At end of 2015, Neema International was selected by Arrow Electronics as the first ever recipient of a Digitruck.
First of it's Kind
The Digitruck is an ego-friendly classroom that promotes students’ learning through the use of technology. It was constructed from a 40-foot shipping container converted into a fully insulated, solar-powered classroom, equipped with 20-networked laptops, a printer, a TV. The Neema International team and adolescents of Uru were beyond excited to get started. However, moving the Digitruck into the village was a challenge. Co-directors, Mandy and Ali, worked alongside dozens of inspired adolescents who for one reason or another were no longer enrolled in school. They expanded the roads, laboring for months to open this innovative classroom. Finally, in October of 2015, the Digitruck program began. The inaugural class included 18 teenagers off the street, attending class daily with Ali and Mandy as the first teachers.
“The road that Ali, the kids, and I worked on was a total length of 1.2 kilometers. When we tried to offer the kids some sort of payment or even lunch during the days they worked with us, one of the boys looked at us and said, ‘The only thing I want is to be able to be one of the students who gets to study in your classroom once the truck arrives.” He mentioned not wanting to go down the same path as his older siblings and thought there was something better out there for him. The other children all agreed and said that they too would give anything to get the chance to go to school. There was no doubt in my mind that these 6 individuals would be the first students on the roster for the Digitruck class.” — Mandy Stein
Bridging the Gap
With 64% of Tanzania’s 55.57 million people being under the age of 24 and a secondary school enrollment rate of less than 50%, the Digitruck constantly receives applications. The curriculum focuses on English literacy, STEM concepts and life skills, giving adolescents the intellectual toolbox they need to return to school. Technology-based learning is possible through an additional donation from the Brisbane Rotary called Teacher-in-a-Box. Teacher-in-a-Box allows the computers to access a wide collection of academic materials offline. The Digitruck continues to provide remedial education to adolescents from fourteen to twenty. Having this phenomenal classroom in the middle of an impoverished village gives these adolescents a second chance at a bright future.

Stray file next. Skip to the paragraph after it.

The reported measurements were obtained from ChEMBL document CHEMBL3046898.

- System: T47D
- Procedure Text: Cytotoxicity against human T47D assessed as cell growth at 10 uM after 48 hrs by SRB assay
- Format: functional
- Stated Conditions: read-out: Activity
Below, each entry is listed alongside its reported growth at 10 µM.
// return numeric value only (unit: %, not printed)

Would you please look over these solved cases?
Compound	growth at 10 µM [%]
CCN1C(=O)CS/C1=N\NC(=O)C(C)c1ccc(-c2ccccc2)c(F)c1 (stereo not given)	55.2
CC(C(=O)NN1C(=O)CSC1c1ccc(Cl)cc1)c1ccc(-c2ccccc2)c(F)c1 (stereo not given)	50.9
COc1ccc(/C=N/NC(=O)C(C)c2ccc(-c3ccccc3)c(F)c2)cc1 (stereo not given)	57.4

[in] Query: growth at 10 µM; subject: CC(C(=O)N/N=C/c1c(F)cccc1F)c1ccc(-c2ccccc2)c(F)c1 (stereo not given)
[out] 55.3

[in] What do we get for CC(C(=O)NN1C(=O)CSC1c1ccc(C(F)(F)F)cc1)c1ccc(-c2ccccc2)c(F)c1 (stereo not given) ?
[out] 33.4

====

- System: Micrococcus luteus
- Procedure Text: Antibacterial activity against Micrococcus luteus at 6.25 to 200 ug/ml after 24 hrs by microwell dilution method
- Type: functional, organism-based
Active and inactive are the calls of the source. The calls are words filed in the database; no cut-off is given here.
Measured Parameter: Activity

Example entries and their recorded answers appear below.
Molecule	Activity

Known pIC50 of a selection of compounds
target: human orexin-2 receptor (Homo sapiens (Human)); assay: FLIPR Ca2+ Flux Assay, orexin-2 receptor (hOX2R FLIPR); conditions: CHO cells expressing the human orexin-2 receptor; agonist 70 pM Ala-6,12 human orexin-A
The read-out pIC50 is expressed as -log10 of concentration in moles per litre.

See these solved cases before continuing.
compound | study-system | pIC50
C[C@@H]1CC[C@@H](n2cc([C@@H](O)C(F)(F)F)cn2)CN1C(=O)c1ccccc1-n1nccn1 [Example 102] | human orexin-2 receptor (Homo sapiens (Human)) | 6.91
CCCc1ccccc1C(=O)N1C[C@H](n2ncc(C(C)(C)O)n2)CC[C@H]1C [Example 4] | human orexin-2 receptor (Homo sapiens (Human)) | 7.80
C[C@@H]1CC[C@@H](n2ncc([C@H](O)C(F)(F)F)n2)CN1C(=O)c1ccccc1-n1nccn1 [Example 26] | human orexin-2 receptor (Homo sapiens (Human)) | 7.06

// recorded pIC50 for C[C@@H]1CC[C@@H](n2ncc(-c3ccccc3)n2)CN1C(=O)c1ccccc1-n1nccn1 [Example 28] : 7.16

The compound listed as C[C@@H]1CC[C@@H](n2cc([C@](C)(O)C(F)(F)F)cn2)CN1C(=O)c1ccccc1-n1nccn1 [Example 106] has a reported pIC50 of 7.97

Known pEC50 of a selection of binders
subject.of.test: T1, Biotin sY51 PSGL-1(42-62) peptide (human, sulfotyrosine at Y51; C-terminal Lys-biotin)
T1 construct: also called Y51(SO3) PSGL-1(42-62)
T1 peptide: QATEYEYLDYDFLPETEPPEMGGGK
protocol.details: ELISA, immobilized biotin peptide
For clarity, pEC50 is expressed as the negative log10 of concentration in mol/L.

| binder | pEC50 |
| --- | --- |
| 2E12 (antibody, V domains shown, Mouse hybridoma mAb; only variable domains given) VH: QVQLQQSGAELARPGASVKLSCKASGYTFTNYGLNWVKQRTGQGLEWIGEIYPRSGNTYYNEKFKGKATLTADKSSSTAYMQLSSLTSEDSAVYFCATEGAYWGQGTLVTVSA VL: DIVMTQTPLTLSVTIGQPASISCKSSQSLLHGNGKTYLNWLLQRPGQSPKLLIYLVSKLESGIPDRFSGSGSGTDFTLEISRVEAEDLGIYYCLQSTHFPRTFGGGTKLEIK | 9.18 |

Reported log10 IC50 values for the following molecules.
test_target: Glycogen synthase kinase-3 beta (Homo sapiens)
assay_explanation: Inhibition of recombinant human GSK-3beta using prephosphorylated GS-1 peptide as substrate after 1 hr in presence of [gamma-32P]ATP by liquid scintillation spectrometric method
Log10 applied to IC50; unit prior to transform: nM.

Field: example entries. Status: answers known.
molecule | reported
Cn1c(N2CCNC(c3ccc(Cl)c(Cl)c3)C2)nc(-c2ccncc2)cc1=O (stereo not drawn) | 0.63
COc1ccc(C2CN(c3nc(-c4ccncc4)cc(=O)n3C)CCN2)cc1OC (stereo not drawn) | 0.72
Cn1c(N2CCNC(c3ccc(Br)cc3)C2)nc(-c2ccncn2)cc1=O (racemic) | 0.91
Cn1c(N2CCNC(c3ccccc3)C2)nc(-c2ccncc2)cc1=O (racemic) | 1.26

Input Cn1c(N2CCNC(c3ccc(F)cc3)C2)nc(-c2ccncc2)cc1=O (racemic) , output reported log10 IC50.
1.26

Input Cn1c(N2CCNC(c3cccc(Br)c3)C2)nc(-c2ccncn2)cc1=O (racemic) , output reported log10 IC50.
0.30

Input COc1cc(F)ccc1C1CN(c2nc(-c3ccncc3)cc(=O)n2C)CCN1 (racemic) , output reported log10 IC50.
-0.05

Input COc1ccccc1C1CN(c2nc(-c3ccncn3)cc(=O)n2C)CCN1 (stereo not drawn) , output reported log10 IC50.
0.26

“These students are bright and want SO badly to succeed and get an education… and that was immediately apparent to us when we first put them in the Digitruck classroom—They didn’t fail the PSLE because they were lazy or because they weren’t smart… Instead it seems that the fault lies in the hands of the education system (the teachers, classrooms, schools, resources, etc)—these students had hardly learned anything in their 7 years of primary school education… and now, at 13 or 14 years old, their academic career is over— unless we could do something about it…” –Ali Hanson, Neema Assistant Director
An Innovative Program
Digitruck students are required to attend class daily, refrain from pregnancy, drugs or alcohol and show exceptional behavior for one year. It is student’s chance to prove their commitment to school to the Neema International team. Digitruck graduates who perform well on exams are matched with sponsors and sent to private secondary schools. Many Digitruck graduates go to Kilimahewa, a remedial school in the Kilimanjaro region supported by EducationEmpowerment. NIESP students attend other high-quality schools in the region such as Bendel Memorial Secondary, Feza Secondary, Kibosho Girls’ or Edumund Rice Secondary. Digitruck students who do not perform well on exams are offered the opportunity to repeat the Digitruck program or attend vocational school.
Kay was fifteen years old when he met the Neema International team. He was one of the adolescents who helped move the Digitruck, determined to return to school. Kay is the youngest of 6 siblings, all of which whose educational career ended after Primary School. His two older sisters are both married with children, still living in poverty. Two of his older brothers, both under the age of 24, have multiple children, suffer from alcoholism and have served time in jail. His other brother, a victim of rape himself, has gone on to rape two younger girls in the village at the age of 17. When the Neema International team first met Kay, he was living in a two-room hut with his parents and brothers as well as his brother’s wives and offspring. Kay was deep in the cycle of poverty, and he wanted out. After the first day of class, when all the students were leaving, he looked Ali and Mandy in the eyes and said in the most sincere way possible, “Thank you so much….” Kay is currently in the NIESP program, where he attends boarding school and sees a bright future for himself.
*names are changed for identity protection